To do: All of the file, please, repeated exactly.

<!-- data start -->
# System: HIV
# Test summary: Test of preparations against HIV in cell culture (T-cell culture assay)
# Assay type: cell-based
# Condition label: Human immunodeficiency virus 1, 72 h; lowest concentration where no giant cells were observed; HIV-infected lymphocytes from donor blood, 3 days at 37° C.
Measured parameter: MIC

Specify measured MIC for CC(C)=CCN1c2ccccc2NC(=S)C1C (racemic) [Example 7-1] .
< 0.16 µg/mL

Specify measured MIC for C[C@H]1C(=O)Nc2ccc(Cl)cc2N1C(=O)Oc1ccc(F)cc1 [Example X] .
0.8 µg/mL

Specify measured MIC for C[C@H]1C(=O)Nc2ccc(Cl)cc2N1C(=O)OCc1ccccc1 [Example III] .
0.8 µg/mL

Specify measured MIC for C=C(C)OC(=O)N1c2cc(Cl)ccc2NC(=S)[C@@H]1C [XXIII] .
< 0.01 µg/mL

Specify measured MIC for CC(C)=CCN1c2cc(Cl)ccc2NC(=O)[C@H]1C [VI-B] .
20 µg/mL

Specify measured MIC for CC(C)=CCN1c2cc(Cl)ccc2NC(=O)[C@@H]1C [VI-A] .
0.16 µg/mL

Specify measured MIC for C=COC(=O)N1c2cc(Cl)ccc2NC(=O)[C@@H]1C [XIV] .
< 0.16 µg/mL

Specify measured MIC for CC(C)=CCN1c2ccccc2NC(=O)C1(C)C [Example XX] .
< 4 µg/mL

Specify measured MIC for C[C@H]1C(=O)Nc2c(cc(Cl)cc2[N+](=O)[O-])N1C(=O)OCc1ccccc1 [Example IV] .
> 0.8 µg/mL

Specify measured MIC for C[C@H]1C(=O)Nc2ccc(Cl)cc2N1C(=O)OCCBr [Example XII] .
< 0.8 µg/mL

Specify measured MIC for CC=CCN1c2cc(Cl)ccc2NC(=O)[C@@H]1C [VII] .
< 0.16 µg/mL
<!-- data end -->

# System: HIV
# Test summary: Test of preparations against HIV in cell culture (T-cell culture assay)
# Assay type: cell-based
# Condition label: Human immunodeficiency virus 1, 72 h; lowest concentration where no giant cells were observed; HIV-infected lymphocytes from donor blood, 3 days at 37° C.
Measured parameter: MIC

Specify measured MIC for CC(C)=CCN1c2ccccc2NC(=S)C1C (racemic) [Example 7-1] .
< 0.16 µg/mL

Specify measured MIC for C[C@H]1C(=O)Nc2ccc(Cl)cc2N1C(=O)Oc1ccc(F)cc1 [Example X] .
0.8 µg/mL

Specify measured MIC for C[C@H]1C(=O)Nc2ccc(Cl)cc2N1C(=O)OCc1ccccc1 [Example III] .
0.8 µg/mL

Specify measured MIC for C=C(C)OC(=O)N1c2cc(Cl)ccc2NC(=S)[C@@H]1C [XXIII] .
< 0.01 µg/mL

Specify measured MIC for CC(C)=CCN1c2cc(Cl)ccc2NC(=O)[C@H]1C [VI-B] .
20 µg/mL

Specify measured MIC for CC(C)=CCN1c2cc(Cl)ccc2NC(=O)[C@@H]1C [VI-A] .
0.16 µg/mL

Specify measured MIC for C=COC(=O)N1c2cc(Cl)ccc2NC(=O)[C@@H]1C [XIV] .
< 0.16 µg/mL

Specify measured MIC for CC(C)=CCN1c2ccccc2NC(=O)C1(C)C [Example XX] .
< 4 µg/mL

Specify measured MIC for C[C@H]1C(=O)Nc2c(cc(Cl)cc2[N+](=O)[O-])N1C(=O)OCc1ccccc1 [Example IV] .
> 0.8 µg/mL

Specify measured MIC for C[C@H]1C(=O)Nc2ccc(Cl)cc2N1C(=O)OCCBr [Example XII] .
< 0.8 µg/mL

Specify measured MIC for CC=CCN1c2cc(Cl)ccc2NC(=O)[C@@H]1C [VII] .
< 0.16 µg/mL